Professor David Hochfelder Publishes Book on the History of the Telegraph

Professor David Hochfelder, Department of History, has published a new book titled The Telegraph in America, 1832–1920. In it, he examines the correlation between technological innovation and social change and shows how this transformative relationship helps us to understand and perhaps define modernity.

Professor Hochfelder, who is an electrical engineer in addition to being an historian, offers readers a comprehensive history of this groundbreaking technology, which employs breaks in an electrical current to send code along miles of wire.

Telegraphy in the nineteenth century approximated the internet in our own day. The telegraph revolutionized the spread of information—speeding personal messages, news of public events, and details of stock fluctuations. During the Civil War, telegraphed intelligence and high-level directives gave the Union war effort a critical advantage. Afterward, the telegraph helped build and break fortunes and, along with the railroad, altered the way Americans thought about time and space. Hochfelder thus supplies us with an introduction to the early stirrings of the information age.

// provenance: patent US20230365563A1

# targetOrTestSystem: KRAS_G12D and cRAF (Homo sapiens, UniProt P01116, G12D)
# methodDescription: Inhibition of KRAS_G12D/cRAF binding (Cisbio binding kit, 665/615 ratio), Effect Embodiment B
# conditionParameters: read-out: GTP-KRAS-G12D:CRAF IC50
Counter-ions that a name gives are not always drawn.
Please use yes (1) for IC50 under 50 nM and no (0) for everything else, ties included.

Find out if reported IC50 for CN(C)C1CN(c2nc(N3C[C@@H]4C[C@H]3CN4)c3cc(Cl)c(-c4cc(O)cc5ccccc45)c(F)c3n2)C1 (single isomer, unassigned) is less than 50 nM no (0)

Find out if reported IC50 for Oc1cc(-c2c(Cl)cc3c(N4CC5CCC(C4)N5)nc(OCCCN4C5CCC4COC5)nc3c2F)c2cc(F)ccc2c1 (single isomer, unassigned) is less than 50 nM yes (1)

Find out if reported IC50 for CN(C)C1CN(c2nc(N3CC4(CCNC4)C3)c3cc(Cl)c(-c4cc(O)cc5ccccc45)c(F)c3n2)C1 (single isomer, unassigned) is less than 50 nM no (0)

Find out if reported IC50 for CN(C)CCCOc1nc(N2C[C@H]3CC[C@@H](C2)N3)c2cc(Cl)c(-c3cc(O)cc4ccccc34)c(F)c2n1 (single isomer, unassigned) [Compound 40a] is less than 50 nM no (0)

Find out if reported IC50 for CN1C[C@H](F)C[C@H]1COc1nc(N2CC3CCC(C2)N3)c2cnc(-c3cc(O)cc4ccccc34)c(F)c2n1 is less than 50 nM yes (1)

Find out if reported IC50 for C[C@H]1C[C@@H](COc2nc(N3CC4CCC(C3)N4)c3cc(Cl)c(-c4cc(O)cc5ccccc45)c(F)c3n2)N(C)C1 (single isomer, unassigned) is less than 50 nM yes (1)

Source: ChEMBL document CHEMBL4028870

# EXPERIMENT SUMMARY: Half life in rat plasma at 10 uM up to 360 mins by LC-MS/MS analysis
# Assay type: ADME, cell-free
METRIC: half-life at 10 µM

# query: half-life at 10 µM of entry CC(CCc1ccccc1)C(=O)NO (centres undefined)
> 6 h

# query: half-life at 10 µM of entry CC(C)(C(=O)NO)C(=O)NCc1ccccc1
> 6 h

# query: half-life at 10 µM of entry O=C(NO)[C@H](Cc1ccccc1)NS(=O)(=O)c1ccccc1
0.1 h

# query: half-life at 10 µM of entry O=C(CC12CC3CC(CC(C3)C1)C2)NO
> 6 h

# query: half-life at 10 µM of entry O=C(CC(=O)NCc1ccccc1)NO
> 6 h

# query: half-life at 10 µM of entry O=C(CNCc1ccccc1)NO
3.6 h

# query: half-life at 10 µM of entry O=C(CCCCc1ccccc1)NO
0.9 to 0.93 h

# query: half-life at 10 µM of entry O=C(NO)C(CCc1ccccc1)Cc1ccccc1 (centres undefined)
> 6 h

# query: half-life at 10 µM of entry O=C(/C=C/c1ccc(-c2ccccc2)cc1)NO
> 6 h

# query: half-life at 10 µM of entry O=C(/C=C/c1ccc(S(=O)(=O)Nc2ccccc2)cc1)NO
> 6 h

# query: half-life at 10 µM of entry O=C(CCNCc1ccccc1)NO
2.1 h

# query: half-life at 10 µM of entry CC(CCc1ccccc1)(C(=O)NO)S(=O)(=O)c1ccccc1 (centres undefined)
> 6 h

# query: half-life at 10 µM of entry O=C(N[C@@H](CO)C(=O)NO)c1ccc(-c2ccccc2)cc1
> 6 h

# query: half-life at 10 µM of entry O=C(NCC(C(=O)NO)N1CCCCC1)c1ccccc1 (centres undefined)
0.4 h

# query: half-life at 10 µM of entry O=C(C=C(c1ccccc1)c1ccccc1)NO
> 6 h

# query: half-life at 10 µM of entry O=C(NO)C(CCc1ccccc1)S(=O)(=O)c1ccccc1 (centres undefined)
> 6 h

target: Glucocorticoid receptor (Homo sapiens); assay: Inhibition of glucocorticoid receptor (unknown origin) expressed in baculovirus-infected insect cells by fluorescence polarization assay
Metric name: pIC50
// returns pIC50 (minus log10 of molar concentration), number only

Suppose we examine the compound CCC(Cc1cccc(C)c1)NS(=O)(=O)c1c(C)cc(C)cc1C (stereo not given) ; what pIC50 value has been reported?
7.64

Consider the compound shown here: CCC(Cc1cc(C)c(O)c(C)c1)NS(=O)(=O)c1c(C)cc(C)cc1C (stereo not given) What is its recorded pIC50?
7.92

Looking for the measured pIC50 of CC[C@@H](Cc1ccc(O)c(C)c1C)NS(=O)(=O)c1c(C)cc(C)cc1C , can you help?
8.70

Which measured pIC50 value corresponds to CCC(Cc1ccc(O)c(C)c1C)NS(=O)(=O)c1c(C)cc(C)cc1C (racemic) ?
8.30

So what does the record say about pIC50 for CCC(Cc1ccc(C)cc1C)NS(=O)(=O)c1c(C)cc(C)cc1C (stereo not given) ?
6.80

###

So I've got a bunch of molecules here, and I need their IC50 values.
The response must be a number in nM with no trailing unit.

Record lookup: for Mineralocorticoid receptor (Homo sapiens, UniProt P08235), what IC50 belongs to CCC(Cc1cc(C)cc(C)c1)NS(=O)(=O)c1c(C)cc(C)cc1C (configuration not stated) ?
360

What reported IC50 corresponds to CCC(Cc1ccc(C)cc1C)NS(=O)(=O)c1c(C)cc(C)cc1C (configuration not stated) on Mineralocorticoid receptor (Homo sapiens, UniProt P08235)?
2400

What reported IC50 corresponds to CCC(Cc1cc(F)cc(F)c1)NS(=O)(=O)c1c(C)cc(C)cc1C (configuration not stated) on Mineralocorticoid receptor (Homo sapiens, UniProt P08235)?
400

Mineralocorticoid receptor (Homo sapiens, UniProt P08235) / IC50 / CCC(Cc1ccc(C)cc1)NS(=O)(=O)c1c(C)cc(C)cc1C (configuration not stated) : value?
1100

Professor Hochfelder is fascinated by the intertwined histories of technology, the media, and capitalism in modern America. In addition, he seeks to connect his work to the world of public history and community engagement.

Having finished a history of the telegraph industry, he is currently pursuing two new research projects. The first, with the working title of Thrift in America: From Franklin to the Great Recession, explores how the social, cultural, and economic histories of thrift have shaped the unique development of American capitalism. He hopes that this history will be of service to today’s policymakers and anti-poverty activists. He is also co-authoring a book on the radio propaganda war waged by the Axis and Allies during World War 2.  This research has brought us into contact with the families of radio hobbyists and shortwave listeners who monitored broadcasts to inform POW families of news of their loved ones.

Professor Hochfelder is presently Associate Director of the Public History program and will take over as Director in the Fall of 2013. This thirty-year-old program trains History graduate students to bridge the divide between academic history and public audiences, and places graduates in jobs at historic sites and museums around New York. He teaches undergraduate and graduate courses in public history, as well as in his areas of academic interest: the Gilded Age and Progressive Era, technology, and capitalism. Convinced of history’s relevance to the forecasting of probable futures and the creation of preferred futures, he is developing a teaching competence in future studies.